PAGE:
Volunteer Not Entitled to NJ Workers’ Compensation Benefits

            A worker who was injured while volunteering for a “Family Fun Day” organized by her employer, and situated on her employer’s property, was not entitled to workers’ compensation benefits. In a case recently decided by the New Jersey Appellate Court, the plaintiff-worker failed to prove that she was engaged in the normal course of her work with her employer when she sustained her injury.

The plaintiff, Kim Goulding (Kim), was employed as a cook on an hourly basis by the defendant, NJ Friendship House (Friendship House). In September 2017, Friendship House organized it’s first-ever “Family Fun Day,” an event designed to celebrate Friendship House’s members (people with developmental disabilities), their families, and the community. The event was held in the rear parking lot of Friendship House’s property. While employees were not required to volunteer, Kim decided to volunteer because she wanted to do something fun for the members. While she could have volunteered in any capacity, she volunteered to cook, the same kind of work she normally performed for Friendship House. Unfortunately, she injured her foot and ankle when she stepped in a pothole on the property.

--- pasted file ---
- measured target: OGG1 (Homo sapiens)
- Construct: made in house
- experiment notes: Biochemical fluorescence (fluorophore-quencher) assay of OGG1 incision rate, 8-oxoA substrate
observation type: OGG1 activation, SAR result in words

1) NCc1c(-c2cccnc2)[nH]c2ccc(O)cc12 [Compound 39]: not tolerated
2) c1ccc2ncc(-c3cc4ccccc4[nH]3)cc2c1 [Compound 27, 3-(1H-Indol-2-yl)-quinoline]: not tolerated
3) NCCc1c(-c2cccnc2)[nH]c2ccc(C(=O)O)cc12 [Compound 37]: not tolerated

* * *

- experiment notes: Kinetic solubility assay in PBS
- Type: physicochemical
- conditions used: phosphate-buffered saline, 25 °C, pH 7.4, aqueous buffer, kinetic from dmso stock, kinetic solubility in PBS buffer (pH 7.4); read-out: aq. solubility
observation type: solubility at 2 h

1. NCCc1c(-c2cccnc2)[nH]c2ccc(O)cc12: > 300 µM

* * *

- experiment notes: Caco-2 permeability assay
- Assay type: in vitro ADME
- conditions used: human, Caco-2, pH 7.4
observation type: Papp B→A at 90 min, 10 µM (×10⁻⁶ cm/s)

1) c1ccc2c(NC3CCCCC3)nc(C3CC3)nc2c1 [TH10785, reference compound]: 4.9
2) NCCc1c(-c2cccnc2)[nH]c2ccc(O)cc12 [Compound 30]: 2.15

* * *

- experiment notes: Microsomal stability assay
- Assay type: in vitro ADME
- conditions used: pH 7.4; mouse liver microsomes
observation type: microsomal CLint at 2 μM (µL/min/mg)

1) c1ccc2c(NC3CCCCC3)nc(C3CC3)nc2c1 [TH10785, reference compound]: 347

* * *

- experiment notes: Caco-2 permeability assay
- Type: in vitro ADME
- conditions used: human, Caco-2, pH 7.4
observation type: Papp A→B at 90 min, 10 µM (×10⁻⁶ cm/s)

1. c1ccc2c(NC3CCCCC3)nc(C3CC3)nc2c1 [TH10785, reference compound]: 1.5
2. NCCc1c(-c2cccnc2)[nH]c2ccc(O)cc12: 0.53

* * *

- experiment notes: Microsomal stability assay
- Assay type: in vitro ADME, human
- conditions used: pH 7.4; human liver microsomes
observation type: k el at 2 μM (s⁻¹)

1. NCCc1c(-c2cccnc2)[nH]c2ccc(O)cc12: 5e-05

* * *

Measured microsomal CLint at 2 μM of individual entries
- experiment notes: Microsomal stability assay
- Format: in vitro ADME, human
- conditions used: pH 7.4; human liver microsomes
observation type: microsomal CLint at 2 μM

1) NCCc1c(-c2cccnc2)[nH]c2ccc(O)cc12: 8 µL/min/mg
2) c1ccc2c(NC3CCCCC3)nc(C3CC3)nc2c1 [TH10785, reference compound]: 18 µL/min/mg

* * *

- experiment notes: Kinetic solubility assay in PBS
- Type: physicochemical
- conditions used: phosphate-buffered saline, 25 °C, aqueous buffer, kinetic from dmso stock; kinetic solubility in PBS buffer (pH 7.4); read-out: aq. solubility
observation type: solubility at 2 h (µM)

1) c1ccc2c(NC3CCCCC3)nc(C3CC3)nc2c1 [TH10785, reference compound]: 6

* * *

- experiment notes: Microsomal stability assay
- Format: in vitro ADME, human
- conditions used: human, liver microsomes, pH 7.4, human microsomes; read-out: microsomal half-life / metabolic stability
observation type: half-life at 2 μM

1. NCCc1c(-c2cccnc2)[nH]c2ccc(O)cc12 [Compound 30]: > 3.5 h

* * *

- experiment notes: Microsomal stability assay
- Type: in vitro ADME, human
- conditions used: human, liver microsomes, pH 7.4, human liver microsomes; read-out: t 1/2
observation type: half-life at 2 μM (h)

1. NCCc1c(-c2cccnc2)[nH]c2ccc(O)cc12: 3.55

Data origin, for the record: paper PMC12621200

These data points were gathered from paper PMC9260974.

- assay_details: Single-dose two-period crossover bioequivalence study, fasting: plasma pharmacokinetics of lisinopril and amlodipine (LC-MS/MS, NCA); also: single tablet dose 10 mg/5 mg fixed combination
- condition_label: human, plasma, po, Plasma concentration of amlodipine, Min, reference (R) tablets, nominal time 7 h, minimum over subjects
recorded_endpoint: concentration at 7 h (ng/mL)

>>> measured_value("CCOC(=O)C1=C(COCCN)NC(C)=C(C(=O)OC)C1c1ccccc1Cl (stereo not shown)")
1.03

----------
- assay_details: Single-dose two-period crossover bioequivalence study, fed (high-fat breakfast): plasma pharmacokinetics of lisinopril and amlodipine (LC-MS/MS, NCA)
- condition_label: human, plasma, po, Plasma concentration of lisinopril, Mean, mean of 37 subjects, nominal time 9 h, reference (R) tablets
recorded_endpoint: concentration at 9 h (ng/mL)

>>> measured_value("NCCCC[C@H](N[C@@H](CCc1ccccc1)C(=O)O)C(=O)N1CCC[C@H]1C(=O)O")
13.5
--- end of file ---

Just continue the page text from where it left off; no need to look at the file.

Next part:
The workers’ compensation judge ruled that Kim was not entitled to benefits because she sustained her injury during a “recreational or social activity,” rather than the course of her regular employment. The New Jersey Legislature specifically amended the workers’ compensation law in 1979 to exclude injuries sustained during “social or recreational activities,” unless the activities are a “regular incident of employment and produce a benefit to the employer beyond employee health and morale.” Kim argued that, because she was working as a cook during the volunteer event, she was involved in the course of her work. The court rejected this, however, reasoning that Kim was not required to volunteer for the “Family Fun Day” and could have abstained without repercussion, as several other employees did. Kim also argued that the “Family Fun Day” was not a “social and recreational activity” because it served a real interest to Friendship House –– to boost public relations –– and was not merely for the health and morale of employees. The court rejected this argument as well, however. It stressed again that Kim did not need to volunteer for the event and noted that this was the first “Family Fun Day” organized by Friendship House and that it was held on a Saturday, making it fall outside a regular incident of employment which produces a benefit for the employer.

If you have any questions regarding employment-related injuries or would like to discuss any legal questions, feel free to contact Ward, Shindle & Hall.